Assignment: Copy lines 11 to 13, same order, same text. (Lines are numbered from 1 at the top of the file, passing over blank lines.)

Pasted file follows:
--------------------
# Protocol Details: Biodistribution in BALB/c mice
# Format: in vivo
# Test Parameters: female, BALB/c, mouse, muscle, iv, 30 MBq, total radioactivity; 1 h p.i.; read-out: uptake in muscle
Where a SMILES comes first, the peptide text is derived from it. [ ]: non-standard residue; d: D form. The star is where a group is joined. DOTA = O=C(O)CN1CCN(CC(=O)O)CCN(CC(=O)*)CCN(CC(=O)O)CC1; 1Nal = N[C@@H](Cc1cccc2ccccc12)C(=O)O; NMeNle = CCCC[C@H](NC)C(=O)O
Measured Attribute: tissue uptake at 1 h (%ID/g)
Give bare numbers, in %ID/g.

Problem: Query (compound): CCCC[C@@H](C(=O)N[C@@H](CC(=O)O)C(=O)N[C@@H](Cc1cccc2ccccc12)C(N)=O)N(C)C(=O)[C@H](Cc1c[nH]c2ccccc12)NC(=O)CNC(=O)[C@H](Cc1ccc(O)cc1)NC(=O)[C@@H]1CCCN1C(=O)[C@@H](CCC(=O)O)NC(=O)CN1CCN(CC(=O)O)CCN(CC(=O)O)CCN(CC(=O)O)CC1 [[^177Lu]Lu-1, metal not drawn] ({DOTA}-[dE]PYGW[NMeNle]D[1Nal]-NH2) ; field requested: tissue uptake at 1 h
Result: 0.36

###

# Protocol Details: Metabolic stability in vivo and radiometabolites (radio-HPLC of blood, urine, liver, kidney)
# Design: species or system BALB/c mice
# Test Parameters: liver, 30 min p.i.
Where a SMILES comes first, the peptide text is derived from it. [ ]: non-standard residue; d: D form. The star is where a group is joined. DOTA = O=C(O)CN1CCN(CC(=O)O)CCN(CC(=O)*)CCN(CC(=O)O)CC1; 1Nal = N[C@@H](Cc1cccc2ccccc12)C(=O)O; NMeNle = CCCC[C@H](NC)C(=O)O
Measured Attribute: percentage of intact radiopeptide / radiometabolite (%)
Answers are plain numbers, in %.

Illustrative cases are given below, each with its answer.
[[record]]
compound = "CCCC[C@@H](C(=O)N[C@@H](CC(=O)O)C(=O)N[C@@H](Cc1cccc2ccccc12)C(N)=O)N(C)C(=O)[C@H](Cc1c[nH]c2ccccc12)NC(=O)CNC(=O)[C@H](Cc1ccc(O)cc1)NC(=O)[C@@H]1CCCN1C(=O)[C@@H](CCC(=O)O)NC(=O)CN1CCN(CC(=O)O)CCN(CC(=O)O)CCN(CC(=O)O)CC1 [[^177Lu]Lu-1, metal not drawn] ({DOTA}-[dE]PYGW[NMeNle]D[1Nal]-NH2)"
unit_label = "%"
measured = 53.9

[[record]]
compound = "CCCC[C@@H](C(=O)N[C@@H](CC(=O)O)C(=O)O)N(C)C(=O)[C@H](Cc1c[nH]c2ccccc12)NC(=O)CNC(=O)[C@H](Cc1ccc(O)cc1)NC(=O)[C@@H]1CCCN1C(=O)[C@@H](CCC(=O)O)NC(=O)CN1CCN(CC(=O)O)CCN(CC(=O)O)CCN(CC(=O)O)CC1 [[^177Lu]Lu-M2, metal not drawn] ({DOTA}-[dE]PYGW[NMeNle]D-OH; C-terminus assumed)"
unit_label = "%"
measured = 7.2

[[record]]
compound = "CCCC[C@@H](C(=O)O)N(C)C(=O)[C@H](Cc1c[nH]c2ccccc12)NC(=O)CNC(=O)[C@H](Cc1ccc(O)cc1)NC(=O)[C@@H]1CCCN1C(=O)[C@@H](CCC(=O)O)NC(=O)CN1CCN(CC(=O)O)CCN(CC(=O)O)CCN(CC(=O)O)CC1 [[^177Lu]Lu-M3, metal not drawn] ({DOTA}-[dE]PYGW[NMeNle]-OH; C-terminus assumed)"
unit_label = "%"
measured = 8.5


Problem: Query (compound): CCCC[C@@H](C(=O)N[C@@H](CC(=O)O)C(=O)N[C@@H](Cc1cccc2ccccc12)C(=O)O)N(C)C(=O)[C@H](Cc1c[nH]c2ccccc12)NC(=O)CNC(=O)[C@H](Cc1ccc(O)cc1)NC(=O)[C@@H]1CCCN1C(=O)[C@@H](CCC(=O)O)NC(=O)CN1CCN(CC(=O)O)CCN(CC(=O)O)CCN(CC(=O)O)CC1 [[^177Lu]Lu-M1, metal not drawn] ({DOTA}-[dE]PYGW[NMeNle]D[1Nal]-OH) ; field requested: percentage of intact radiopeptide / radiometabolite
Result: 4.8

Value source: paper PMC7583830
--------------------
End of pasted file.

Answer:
# Design: species or system BALB/c mice
# Test Parameters: liver, 30 min p.i.
Where a SMILES comes first, the peptide text is derived from it. [ ]: non-standard residue; d: D form. The star is where a group is joined. DOTA = O=C(O)CN1CCN(CC(=O)O)CCN(CC(=O)*)CCN(CC(=O)O)CC1; 1Nal = N[C@@H](Cc1cccc2ccccc12)C(=O)O; NMeNle = CCCC[C@H](NC)C(=O)O